SpaceX Starship: The Continued Evolution of the Big Falcon Rocket
Since 2012, SpaceX has been working on a reusable rocket family, now called Starship, that… The post SpaceX Starship: The Continued Evolution of the Big Falcon Rocket appeared first on NASASpaceFlight.com.
Since 2012, SpaceX has been working on a reusable rocket family, now called Starship, that will eventually replace its workhorse Falcon 9 family. Its design has evolved into a rocket possibly unprecedented in its ambition, being even larger than the venerable Saturn V rocket, but with far more uses. At launch, it will be the world’s largest launch vehicle and mass 5000 tonnes, more than eight times the world’s largest passenger jet, the Airbus A380.
Pushing it off the pad will be 28 Raptor engines producing more thrust than an astounding 50 A380s (75,315 kN/16,931,500 lbf). The Starship upper stage alone will mass 11/12th of a Falcon Heavy, and its reusable cargo variant’s 150 tonne payload would take five reusable Falcon Heavy launches to equal. Its cargo bay is large enough to swallow a passenger locomotive or a tunnel boring machine.Starship Prototypes Updates
A passenger variant of Starship will hold at least 100 passengers in a 1000 cubic meter pressurized cabin, an amount 9% greater than the International Space Station. This variant could potentially enable hypersonic point-to-point travel from any two points on Earth in 60 minutes or less.
A tanker variant would be required for missions beyond low Earth orbit (LEO), enabling the retrieval and repair of satellites, missions around and to the Moon, Mars and beyond. With the potential to slash the cost of missions to a fraction of their current levels, Starship’s debut may herald a new era in spaceflight.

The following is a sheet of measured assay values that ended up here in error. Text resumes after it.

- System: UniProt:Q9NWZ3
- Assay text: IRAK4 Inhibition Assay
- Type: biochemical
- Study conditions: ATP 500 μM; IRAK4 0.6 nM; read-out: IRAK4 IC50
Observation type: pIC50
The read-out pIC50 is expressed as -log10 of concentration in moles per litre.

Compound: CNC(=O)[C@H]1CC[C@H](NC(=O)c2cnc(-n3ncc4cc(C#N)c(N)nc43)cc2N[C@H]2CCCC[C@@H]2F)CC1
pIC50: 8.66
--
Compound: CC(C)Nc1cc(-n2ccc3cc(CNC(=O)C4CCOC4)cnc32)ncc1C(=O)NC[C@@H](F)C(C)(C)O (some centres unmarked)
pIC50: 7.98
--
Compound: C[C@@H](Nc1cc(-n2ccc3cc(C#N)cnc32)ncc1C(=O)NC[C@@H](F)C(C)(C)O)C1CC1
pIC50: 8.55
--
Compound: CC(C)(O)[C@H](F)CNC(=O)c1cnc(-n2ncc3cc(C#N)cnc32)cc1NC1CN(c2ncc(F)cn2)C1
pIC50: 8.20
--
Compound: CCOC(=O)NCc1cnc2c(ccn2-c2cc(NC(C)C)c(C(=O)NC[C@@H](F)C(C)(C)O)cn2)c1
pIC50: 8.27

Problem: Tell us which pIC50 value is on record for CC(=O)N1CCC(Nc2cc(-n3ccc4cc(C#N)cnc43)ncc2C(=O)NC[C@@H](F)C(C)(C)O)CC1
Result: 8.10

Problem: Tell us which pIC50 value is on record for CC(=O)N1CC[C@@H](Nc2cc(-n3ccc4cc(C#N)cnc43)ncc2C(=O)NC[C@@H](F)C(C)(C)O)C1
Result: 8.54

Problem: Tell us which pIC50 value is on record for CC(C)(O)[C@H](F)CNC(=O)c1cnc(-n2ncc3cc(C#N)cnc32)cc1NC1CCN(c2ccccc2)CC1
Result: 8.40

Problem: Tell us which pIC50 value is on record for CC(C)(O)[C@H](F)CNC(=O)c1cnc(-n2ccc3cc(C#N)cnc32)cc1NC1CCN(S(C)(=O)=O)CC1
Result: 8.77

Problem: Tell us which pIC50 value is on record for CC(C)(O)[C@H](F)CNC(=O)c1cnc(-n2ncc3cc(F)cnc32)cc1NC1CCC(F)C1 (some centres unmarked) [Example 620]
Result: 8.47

Thanks to NASASpaceflight.com’s (NSF) behind the scenes reporting, SpaceX’s method of building it out in the open and Elon Musk regularly tweeting new details, we have been able to trace its progress through 12 known versions.
We’ll be covering seven years of design changes, including new information on materials, internal thinking and upper stage evolution learned since NSF’s first comprehensive article on SpaceX’s Big Falcon Rocket (BFR) was published on August 9, 2018. Additionally, we’ll be covering the latest development news.
In 2006, while attempting to launch its 28 tonne Falcon 1 rocket, four year old SpaceX was given seed money by NASA to build a much larger ten-engined rocket – nine engines on the first stage and one on the second stage – called the Falcon 9, canceling plans for the smaller Falcon 5 rocket.
Before the decision was made to go ahead with the Falcon 9 though, Musk made plans to eventually build something called the BFR, or “Big Falcon Rocket,” which at that time was planned to have the biggest engine in history according to Musk biographer Ashlee Vance. It’s worth remembering that at the time SpaceX’s then-failing Falcon 1 rocket massed less than 1/100th the size of the Saturn V Moon rocket!
On June 18, 2009, the first public mention of the Raptor rocket engine was made by SpaceX’s Max Vozoff at the American Institute of Aeronautics and Astronautics (AIAA) Innovations in Orbit: An Exploration of Commercial Crew and Cargo Transportation event. However, it was not connected to the BFR at this time, being envisioned as a hydrogen-oxygen upper stage engine for the Falcon 9.